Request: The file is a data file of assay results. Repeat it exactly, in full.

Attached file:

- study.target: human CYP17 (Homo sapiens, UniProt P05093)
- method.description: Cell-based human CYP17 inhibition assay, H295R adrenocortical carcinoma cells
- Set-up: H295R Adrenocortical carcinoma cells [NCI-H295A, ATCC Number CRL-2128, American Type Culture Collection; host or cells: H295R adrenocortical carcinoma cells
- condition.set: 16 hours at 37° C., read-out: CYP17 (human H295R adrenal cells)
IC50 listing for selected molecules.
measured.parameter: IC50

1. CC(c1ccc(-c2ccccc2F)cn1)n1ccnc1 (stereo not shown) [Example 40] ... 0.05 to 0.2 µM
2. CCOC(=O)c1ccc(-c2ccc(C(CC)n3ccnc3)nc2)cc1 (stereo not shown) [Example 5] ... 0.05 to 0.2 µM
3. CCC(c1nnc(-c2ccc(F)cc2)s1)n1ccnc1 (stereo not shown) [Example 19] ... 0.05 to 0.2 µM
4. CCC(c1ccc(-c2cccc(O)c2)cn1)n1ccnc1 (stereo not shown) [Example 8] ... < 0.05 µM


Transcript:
- study.target: human CYP17 (Homo sapiens, UniProt P05093)
- method.description: Cell-based human CYP17 inhibition assay, H295R adrenocortical carcinoma cells
- Set-up: H295R Adrenocortical carcinoma cells [NCI-H295A, ATCC Number CRL-2128, American Type Culture Collection; host or cells: H295R adrenocortical carcinoma cells
- condition.set: 16 hours at 37° C., read-out: CYP17 (human H295R adrenal cells)
IC50 listing for selected molecules.
measured.parameter: IC50

1. CC(c1ccc(-c2ccccc2F)cn1)n1ccnc1 (stereo not shown) [Example 40] ... 0.05 to 0.2 µM
2. CCOC(=O)c1ccc(-c2ccc(C(CC)n3ccnc3)nc2)cc1 (stereo not shown) [Example 5] ... 0.05 to 0.2 µM
3. CCC(c1nnc(-c2ccc(F)cc2)s1)n1ccnc1 (stereo not shown) [Example 19] ... 0.05 to 0.2 µM
4. CCC(c1ccc(-c2cccc(O)c2)cn1)n1ccnc1 (stereo not shown) [Example 8] ... < 0.05 µM